In this week's New Statesman podcast

Alien life, Conservative campaigning and hating on music festivals.

You can get the New Statesman podcast every Friday from, through this RSS feed or by subscribing in iTunes. Alternatively, you can listen using the web player embedded below.

This week, George Eaton (editor of our excellent Staggers blog) talks to the Conservative campaigner David Skelton. They discuss his ideas to bring about a resurgence in support for the Conservatives in the north of England and among working class voters and ethnic minorities.
I also attempted to join in with a conversation about the search for extra-terrestrial life between our science columnist Michael Brooks and our economics bloger (aka junior space correspondent) Alex Hern. Apparently, for the bargain price of £1m a year, the UK could be among the first to make contact with the little green men. Or something like that.
Our superb blogger Alex Andreou chatted to Helen Lewis about the current situation in Greece, as well as touching on the oft-rehearsed argument of BBC bias. If you've enjoyed Alex's posts on how George Osborne is like Fernando Torres only less effective or the unvarnished bigotry of Ukip, you have to listen to this.
Lastly, Eleanor Margolis - of Lez Miserable blog fame - enlarges on why exactly it is she hates music festivals so much.
Happy listening!

Caroline Crampton is assistant editor of the New Statesman.

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Leader: Brexit and the future of the UK

The UK is worth preserving, yet it must be reconfigured if its constituent nations are to be better served.

The economic consequences of the Leave vote are becoming ever more severe. Rising prices, deferred investment and reduced vacancies all threaten prosperity and growth. The Conservative government’s signal that the United Kingdom may leave the single market has had the chilling effect that many warned of.

England and Wales can at least reflect that they voted for Brexit, but Scotland and Northern Ireland did not. By 62-38 and 56-44 respectively, both nations voted to remain in the EU. Now they face the prospect of a long, painful withdrawal. After the narrow vote against independence two years ago, Holyrood is understandably assessing its options. At the Scottish National Party’s conference in Glasgow, First Minister Nicola Sturgeon vowed to publish a draft bill for a second referendum on independence. “Hear this: if you think for one single second that I’m not serious about doing what it takes to protect Scotland’s interests, then think again,” she declared.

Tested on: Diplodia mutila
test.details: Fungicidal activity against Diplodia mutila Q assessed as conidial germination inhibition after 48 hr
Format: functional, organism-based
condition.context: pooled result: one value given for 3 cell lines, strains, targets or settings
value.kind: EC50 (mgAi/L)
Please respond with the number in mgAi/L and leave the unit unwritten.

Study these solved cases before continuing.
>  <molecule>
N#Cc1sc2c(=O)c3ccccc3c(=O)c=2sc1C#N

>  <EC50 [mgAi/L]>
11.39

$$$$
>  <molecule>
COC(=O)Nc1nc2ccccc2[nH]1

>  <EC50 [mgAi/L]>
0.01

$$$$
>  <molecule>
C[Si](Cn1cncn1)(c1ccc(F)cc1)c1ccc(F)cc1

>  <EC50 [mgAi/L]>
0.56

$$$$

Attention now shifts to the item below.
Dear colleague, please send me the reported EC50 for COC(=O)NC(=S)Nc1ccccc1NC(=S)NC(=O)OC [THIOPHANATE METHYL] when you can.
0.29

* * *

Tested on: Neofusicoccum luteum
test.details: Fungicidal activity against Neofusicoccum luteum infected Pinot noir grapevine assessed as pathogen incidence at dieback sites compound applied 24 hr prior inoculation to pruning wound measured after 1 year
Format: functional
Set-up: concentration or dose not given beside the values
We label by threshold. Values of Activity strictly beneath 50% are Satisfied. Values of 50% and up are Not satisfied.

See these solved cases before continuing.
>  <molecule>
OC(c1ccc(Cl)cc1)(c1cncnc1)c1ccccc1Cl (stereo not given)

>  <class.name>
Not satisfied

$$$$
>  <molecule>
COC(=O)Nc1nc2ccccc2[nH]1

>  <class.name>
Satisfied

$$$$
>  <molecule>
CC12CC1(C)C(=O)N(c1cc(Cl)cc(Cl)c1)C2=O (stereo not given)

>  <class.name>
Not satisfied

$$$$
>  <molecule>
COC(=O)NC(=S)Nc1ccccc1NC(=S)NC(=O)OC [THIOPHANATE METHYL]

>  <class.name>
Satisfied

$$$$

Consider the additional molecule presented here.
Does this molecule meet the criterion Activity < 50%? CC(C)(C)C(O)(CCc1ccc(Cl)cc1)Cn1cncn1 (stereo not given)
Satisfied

When a majority of Scots voted to remain in the UK, David Cameron had already promised to hold a referendum on UK membership of the EU. Yet he made this pledge in the belief that the vote would be won. The ensuing result and the UK’s likely withdrawal from the single market entitle the SNP to hold a second referendum. Should Britain leave the EU without having secured a new trade agreement with its former partners, Scotland’s economy would inevitably suffer.

Senior SNP figures are considering a pre-Brexit referendum in the hope that they would inherit the UK’s vacated seat in the bloc. That might be wishful thinking. “Twenty-seven [member states] would become 28 again,” said Mike Russell, the SNP’s Europe minister. A vote could be staged in the two years between the government invoking Article 50 of the Lisbon Treaty and the UK’s anticipated withdrawal.

As well as the Scottish Question, there is the Irish Question to consider. The risks posed to Northern Ireland and the republic by Brexit are greater than those facing Scotland. The UK is one of the republic’s largest export markets, with €1.5bn of transactions each week. However, it is the political fallout on the island of Ireland, rather than the economic consequences, that should trouble us most.

Although the prime ministers of both countries have ruled out the return of a hard border between the north and south, the Leave vote has undermined the peace settlement. The principle that no change should be made to the constitutional status of Northern Ireland without the consent of its people has also been imperilled. In Northern Ireland as in Scotland, the problem remains a UK that exaggerates the power of an overmighty England.

For Theresa May, the disunities within the kingdom are a threat and an opportunity. We have long argued that the UK, the most centralised state in Europe, should fully embrace federalism, with far greater powers devolved from Westminster. The UK, perhaps the most successful multinational state in modern history, is worth preserving. Yet it must be reconfigured if its constituent nations are to be better served. Brexit makes this task not merely desirable, but essential. 

This article first appeared in the 20 October 2016 issue of the New Statesman, Brothers in blood